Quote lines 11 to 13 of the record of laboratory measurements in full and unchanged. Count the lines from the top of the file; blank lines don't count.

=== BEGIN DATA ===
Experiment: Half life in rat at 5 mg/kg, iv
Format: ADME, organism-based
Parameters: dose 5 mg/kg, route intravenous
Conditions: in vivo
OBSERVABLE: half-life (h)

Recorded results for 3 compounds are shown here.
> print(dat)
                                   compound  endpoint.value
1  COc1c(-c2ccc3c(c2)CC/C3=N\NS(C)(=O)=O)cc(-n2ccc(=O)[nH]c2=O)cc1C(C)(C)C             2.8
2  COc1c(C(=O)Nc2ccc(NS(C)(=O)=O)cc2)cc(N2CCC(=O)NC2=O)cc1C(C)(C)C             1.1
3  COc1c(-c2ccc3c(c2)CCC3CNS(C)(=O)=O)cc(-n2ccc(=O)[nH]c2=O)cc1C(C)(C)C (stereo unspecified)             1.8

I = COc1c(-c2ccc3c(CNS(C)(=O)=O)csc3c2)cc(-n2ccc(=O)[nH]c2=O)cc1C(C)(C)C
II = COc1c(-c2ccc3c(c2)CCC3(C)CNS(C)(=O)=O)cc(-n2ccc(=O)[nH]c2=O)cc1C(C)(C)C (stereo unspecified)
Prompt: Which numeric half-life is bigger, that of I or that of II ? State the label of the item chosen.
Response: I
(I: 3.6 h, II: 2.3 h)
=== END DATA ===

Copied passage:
3  COc1c(-c2ccc3c(c2)CCC3CNS(C)(=O)=O)cc(-n2ccc(=O)[nH]c2=O)cc1C(C)(C)C (stereo unspecified)             1.8

I = COc1c(-c2ccc3c(CNS(C)(=O)=O)csc3c2)cc(-n2ccc(=O)[nH]c2=O)cc1C(C)(C)C
II = COc1c(-c2ccc3c(c2)CCC3(C)CNS(C)(=O)=O)cc(-n2ccc(=O)[nH]c2=O)cc1C(C)(C)C (stereo unspecified)